[0042] 1. Toxicological effects and pharmacological side effects of the compounds 4,4′-diaminodiphenylsulfone, glucosulfone, sulfoxone, sulfetrone, thiazolsulfone, acedapsone, monoacetyldapsone, N-hydroxymonoacetyldapsone and N-hydroxydapsone separately when administered orally in a conventional “instant release” formulation.

[0043] Groups of mice (males, 22-25 grams) are each administered orally one of the compounds 4,4′-diaminodiphenylsulfone, sulfoxone, sulfetrone, thiazolsulfone, glucosulfone, acedapsone, monoacetyldapsone, N-hydroxymonoacetyldapsone and N-hydroxydapsone in increasing concentrations, and the doses causing side effects are determined. Particular attention is paid to severe toxic manifestation such as the development of methemoglobinemia. Other known side effects of 4,4′-diaminodiphenylsulfone include anorexia, psychosis, agranulocytosis, peripheral neuritis, hemolysis, nausea, vomiting, dizziness, tachycardia, nervousness, insomnia and skin disorders, and the doses causing all such side effects are determined using statistical methodology.

[0044] Particular attention is paid to the possible development of nervousness, and specific test methods are used in order to define the dose levels of each compound that cause such an effect.

[0045] 2. Toxicological effects and pharmacological side effects of the compounds 4,4′-diaminodiphenylsulfone, sulfoxone, sulfetrone, thiazolsulfone, glucosulfone, acedapsone, monoacetyldapsone, N-hydroxymonoacetyldapsone and N-hydroxydapsone when administered in a controlled release formulation.

[0046] Since clinically used “modified-release” preparations are designed for use in humans, they cannot be used in laboratory animals. It is therefore necessary to mimic the pharmacokinetics of the modified-release formulations of the drug in humans from a carefully selected modified-release preparation(s). Thus, in the present experiments the same dose as that given in the acute experiments described above is given as divided doses with 5 administered sub-doses, given at 2 hour intervals. Groups of animals treated this way are given increasing concentrations of the compound, and the doses causing side effects are determined. Particular attention is paid to severe toxic manifestation such as the development of methemoglobinemia. Expected side effects of 4,4′-diaminodiphenylsulfone include anticholinergic affects, and the doses causing such side effects are determined using statistical methodology. Particular attention is paid to the development of nervousness, and specific test methods are used in order to define the dose levels of 4,4′-diaminodiphenylsulfone that cause such side effects.

[0047] 3. Pharmacological effects of the compounds 4,4′-diaminodiphenylsulfone, sulfoxone, sulfetrone, thiazolsulfone, glucosulfone, acedapsone, monoacetyldapsone, N-hydroxymonoacetyldapsone and N-hydroxydapsone when administered orally in a conventional “instant release” formulation.

[0048] Groups of mice (males, 22-25 grams) are administered orally one of the compounds 4,4′-diaminodiphenylsulfone, sulfoxone, sulfetrone, thiazolsulfone, glucosulfone, acedapsone, monoacetyldapsone, N-hydroxymonoacetyldapsone and N-hydroxydapsone in increasing concentrations and the doses causing anorexia, psychosis, agranulocytosis, peripheral neuritis, hemolysis, nausea, vomiting, dizziness, tachycardia, nervousness, insomnia or skin disorders are determined. Particular attention is paid to manifestation of nervousness. Other therapeutically important pharmacological effects of 4,4′-diaminodiphenylsulfone include methemoglobinemia, and the doses causing such effects are determined using pharmacological and statistical methodology.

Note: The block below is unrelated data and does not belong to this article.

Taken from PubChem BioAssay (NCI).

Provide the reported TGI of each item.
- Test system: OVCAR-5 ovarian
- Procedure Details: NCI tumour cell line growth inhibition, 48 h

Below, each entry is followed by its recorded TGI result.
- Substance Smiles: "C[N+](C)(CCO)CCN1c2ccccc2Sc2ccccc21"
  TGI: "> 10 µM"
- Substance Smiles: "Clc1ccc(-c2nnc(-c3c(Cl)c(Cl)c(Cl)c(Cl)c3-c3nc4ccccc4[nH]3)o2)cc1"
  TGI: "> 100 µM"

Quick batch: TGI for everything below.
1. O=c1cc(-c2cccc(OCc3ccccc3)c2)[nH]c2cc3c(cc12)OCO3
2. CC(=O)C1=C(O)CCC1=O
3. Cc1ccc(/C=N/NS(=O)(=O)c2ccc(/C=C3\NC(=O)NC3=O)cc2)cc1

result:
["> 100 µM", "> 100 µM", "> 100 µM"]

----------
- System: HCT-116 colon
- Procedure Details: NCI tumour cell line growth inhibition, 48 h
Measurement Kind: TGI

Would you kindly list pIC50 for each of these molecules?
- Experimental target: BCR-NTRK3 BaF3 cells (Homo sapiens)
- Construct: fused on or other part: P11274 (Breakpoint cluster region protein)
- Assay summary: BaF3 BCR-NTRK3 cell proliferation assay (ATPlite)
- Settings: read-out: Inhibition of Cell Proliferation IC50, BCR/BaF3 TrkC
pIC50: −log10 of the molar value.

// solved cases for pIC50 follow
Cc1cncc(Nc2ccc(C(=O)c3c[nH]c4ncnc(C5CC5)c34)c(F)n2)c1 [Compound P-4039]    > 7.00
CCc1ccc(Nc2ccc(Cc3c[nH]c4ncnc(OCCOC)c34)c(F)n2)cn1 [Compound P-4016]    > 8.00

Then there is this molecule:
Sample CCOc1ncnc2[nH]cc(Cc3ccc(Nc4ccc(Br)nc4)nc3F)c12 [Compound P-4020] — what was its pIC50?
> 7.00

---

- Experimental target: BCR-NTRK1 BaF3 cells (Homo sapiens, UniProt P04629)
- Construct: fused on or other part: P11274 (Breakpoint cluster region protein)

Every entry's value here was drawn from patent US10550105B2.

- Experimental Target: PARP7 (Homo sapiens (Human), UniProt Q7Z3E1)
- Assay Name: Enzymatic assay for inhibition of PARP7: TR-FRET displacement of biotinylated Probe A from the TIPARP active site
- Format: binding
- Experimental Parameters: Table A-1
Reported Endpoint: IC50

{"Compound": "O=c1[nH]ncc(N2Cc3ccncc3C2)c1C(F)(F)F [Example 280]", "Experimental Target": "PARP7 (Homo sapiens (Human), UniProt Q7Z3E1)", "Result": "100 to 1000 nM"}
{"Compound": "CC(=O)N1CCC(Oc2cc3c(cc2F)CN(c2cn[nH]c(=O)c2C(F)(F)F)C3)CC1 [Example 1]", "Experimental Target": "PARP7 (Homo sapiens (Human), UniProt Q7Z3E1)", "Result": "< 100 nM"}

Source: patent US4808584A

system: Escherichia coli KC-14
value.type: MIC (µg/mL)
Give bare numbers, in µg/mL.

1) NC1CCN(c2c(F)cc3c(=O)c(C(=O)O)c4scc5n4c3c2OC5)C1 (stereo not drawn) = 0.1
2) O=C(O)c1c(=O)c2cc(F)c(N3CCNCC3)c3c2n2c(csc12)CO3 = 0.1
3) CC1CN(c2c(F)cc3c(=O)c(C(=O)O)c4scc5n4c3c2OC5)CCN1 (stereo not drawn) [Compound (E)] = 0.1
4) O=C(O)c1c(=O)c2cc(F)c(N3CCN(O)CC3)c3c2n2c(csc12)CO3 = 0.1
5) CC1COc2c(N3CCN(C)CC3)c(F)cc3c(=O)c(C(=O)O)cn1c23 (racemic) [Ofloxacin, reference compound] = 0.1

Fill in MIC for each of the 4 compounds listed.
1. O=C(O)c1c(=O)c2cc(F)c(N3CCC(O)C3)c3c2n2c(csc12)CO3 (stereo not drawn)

[0049] 4. Pharmacological effects of the compounds 4,4′-diaminodiphenylsulfone, sulfoxone, sulfetrone, thiazolsulfone, glucosulfone, acedapsone, monoacetyldapsone, N-hydroxymonoacetyldapsone and N-hydroxydapsone when administered in controlled release formulation.

[0050] Side effects of dapsone include anorexia, psychosis, agranulocytosis, peripheral neuritis, hemolysis, methemoglobinemia nausea, vomiting, dizziness, tachycardia, nervousness, insomnia and skin disorders, as well as other side effects that are described in the prior art.

[0051] The formation of the toxic dapsone metabolite, hydroxylaminedapsone, has now been found to be reduced, by certain controlled release formulations of dapsone, its didextrose sulfonate derivative(s), its analogs or metabolites. This application deals with controlled release formulations that avoid the exposure of said 4,4′-diaminodiphenylsulfone, its didextrose sulfonate derivative (glucosulfone), sulfoxone, sulfetrone, thiazolsulfone, acedapsone, monoacetyldapsone, N-hydroxymonoacetyldapsone and N-hydroxydapsone to the intestinal tract.

[0052] Various galenic formulations of 4,4′-diaminodiphenylsulfone, its didextrose sulfonate derivative (glucosulfone), sulfoxone, sulfetrone, thiazolsulfone, acedapsone, monoacetyldapsone, N-hydroxymonoacetyldapsone and N-hydroxydapsone may be used to avoid exposure of the drug of the present invention to the upper gastrointestinal tract. Numerous rectal and nasal delivery systems are known to those skilled in the art that allow the absorption of the drugs without exposure to the stomach or the upper intestines. Trans-dermal delivery systems that allow absorption of drugs through the skin have also been described in the prior art. Galenic formulations of 4,4′-diaminodiphenylsulfone, sulfoxone, sulfetrone, thiazolsulfone, glucosulfone, acedapsone, monoacetyldapsone, N-hydroxymonoacetyldapsone and N-hydroxydapsone may be dosed regularly (e.g., one to several times daily), intermittently (when needed), or as a combination of regular and intermittent dosages. When used regularly or intermittently, the galenic formulations of the present invention can be combined with each other, or with other dosage forms of the same drug, or with other drugs to be used by the patient.